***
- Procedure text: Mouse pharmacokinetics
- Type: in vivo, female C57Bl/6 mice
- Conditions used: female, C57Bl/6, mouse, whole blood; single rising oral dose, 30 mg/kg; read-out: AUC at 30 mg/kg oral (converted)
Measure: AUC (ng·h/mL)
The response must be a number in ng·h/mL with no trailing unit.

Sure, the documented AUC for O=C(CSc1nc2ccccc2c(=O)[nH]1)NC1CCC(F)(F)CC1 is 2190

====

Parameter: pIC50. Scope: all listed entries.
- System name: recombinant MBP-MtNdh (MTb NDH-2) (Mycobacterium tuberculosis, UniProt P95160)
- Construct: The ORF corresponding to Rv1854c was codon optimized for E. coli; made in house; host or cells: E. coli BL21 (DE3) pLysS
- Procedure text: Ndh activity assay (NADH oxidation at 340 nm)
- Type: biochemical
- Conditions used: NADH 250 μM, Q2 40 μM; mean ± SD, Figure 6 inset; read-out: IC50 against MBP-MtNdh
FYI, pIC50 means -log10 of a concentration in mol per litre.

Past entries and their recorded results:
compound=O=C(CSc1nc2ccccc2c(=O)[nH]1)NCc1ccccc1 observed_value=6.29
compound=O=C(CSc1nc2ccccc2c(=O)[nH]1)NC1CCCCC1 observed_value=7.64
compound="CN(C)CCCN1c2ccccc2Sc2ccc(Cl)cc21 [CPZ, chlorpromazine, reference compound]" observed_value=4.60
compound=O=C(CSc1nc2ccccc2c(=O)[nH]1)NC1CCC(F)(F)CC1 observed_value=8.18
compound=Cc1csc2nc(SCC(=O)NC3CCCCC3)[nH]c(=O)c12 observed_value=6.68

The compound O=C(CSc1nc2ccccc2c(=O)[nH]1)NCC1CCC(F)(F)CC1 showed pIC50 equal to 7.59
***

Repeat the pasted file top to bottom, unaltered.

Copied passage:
- Procedure text: Mouse pharmacokinetics
- Type: in vivo, female C57Bl/6 mice
- Conditions used: female, C57Bl/6, mouse, whole blood; single rising oral dose, 30 mg/kg; read-out: AUC at 30 mg/kg oral (converted)
Measure: AUC (ng·h/mL)
The response must be a number in ng·h/mL with no trailing unit.

Sure, the documented AUC for O=C(CSc1nc2ccccc2c(=O)[nH]1)NC1CCC(F)(F)CC1 is 2190

====

Parameter: pIC50. Scope: all listed entries.
- System name: recombinant MBP-MtNdh (MTb NDH-2) (Mycobacterium tuberculosis, UniProt P95160)
- Construct: The ORF corresponding to Rv1854c was codon optimized for E. coli; made in house; host or cells: E. coli BL21 (DE3) pLysS
- Procedure text: Ndh activity assay (NADH oxidation at 340 nm)
- Type: biochemical
- Conditions used: NADH 250 μM, Q2 40 μM; mean ± SD, Figure 6 inset; read-out: IC50 against MBP-MtNdh
FYI, pIC50 means -log10 of a concentration in mol per litre.

Past entries and their recorded results:
compound=O=C(CSc1nc2ccccc2c(=O)[nH]1)NCc1ccccc1 observed_value=6.29
compound=O=C(CSc1nc2ccccc2c(=O)[nH]1)NC1CCCCC1 observed_value=7.64
compound="CN(C)CCCN1c2ccccc2Sc2ccc(Cl)cc21 [CPZ, chlorpromazine, reference compound]" observed_value=4.60
compound=O=C(CSc1nc2ccccc2c(=O)[nH]1)NC1CCC(F)(F)CC1 observed_value=8.18
compound=Cc1csc2nc(SCC(=O)NC3CCCCC3)[nH]c(=O)c12 observed_value=6.68

The compound O=C(CSc1nc2ccccc2c(=O)[nH]1)NCC1CCC(F)(F)CC1 showed pIC50 equal to 7.59